I hear them
# Darfur Arabic
t-u-r-u-g
way-PL-way-PL-way
ways

To avoid this behavior, you can change the gloss of one of the morphemes (ex: PL^1 and PL^2).

Infixes are also supported, using the angle brackets convention specified in the Leipzig Glossing Rules:

# Tagalog
b<um>ili
<FOC>buy
buy

Literal Word Translation: \wlt

A word-by-word literal translation of the utterance. Literal translations of each word must not contain white space; words within each translation may be separated by periods, hyphens, underscores, or other characters. This line must have the same number of words as the morphemic analysis and glosses lines. An example utterance with literal word translations is shown below.

\m   naakxte-m-puy-na
\gl  write-PLACT-PAST.IPFV-3PL
\wlt they.usually.write.with.it
\tln a pen/pencil

Literal Translation: \lit

The literal translation for this utterance. Do not include brackets ([ ]) or quotes (‘ ’) around the data for this line, unless using quotes for reported speech. This line may be represented in multiple languages. For example, an utterance with a translation in both Spanish and English might have the lines \tln-spa and \tln-eng. Language abbreviations must be valid ISO language tags.

Free Translation: \tln

The free translation for this utterance. Do not include brackets ([ ]) or quotes (‘ ’) around the data for this line, unless using quotes for reported speech. This line may be represented in multiple languages. For example, an utterance with a translation in both Spanish and English might have the lines \lit-spa and \lit-eng. Language abbreviations must be valid ISO language tags.

Note: \n

A note about this utterance. Note lines may be in multiple languages (ex: \n-en and \n-es). If the language is absent, parsers should assume that the language is English (en). The language tag, if present, must be a valid ISO language tag.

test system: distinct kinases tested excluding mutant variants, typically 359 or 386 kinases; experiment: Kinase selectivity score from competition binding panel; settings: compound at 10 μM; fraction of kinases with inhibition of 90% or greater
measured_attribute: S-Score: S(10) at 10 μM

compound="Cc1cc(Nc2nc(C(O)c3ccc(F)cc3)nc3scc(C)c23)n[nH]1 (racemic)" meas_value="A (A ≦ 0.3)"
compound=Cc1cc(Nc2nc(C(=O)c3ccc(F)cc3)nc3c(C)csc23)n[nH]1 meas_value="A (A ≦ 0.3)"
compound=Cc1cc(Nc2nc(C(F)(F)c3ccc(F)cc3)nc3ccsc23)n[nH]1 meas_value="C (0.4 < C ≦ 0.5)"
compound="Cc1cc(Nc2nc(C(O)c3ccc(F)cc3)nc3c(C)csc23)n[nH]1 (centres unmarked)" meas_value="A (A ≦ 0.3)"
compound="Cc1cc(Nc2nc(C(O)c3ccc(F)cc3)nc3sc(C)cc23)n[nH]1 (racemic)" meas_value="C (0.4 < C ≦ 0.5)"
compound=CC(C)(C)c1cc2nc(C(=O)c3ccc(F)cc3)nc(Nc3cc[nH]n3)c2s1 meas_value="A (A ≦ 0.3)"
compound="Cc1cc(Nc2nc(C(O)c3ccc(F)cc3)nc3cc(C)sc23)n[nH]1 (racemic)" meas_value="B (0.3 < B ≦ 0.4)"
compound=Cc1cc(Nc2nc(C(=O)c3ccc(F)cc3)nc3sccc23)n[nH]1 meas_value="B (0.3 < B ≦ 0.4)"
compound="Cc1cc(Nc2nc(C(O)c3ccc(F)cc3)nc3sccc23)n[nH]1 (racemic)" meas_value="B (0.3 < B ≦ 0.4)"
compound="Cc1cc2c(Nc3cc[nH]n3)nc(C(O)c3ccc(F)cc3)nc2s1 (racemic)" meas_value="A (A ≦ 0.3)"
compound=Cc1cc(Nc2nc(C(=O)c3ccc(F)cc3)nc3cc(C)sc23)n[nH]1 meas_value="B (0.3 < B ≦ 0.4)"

The source of the note may also be indicated at the beginning of the note text, followed by a colon (:). This should be the initials of the person who was the source of the note, and may contain only basic Latin characters (A-Z, a-z).

Some examples of note lines are below.

What would this utterance mean if the verb were perfect?
DWH: Is this utterance past tense or present tense?
\n MM: I think this is plural.
\n-swa Sentensi hii ni kuhusu bwana yule.

Source (\s)

The source line is used to indicate the bibliographic source of the utterance. This is most useful when the scription file consists of a collection of utterances from different texts or publications, as often happens when preparing a set of examples for typological publications. This line would typically be included immediately after an interlinear glossed example in a publication. It may only be in a single language.

Emphasis

Emphasis may be added on any lines containing linguistic data by adding asterisks (*) around the emphasized item or portion of the data:

*wax*dungu qasi
*waxt*-qungu qasi
*day*-one man
one *day* a man

Information about emphasis is most useful when preparing specific pieces of data for publication. Because the location of emphasis needs to vary from example to example and publication to publication, authors should not mark up their original data with emphasis. Instead they should create a new scription file containing the examples to be used in the publication, and indicate emphasis there.

For the following lines (utterance-level data), asterisks may occur anywhere in the data:

  • transcript (\trs)
  • phonemic transcription (\txn)
  • phonetic transcription (\phon)
  • literal translation (\lit)
  • free translation (\tln)

For the following lines (word-level data), pairs of asterisks may only appear at word and morpheme boundaries. Asterisks placed elsewhere should be stripped from the data and ignored by parsers.

  • word transcription (\w)
  • morphemic analysis (\w)
  • glosses (\gl)
  • literal word translation (wlt)

If an odd number of asterisks is found, they should be stripped from the data and ignored.

Asterisks are for presentational purposes only, and parsers must not save asterisks as part of the linguistic data for the utterance. However, parsers may choose to utilize information about emphasis in other ways, or save that information in separate fields.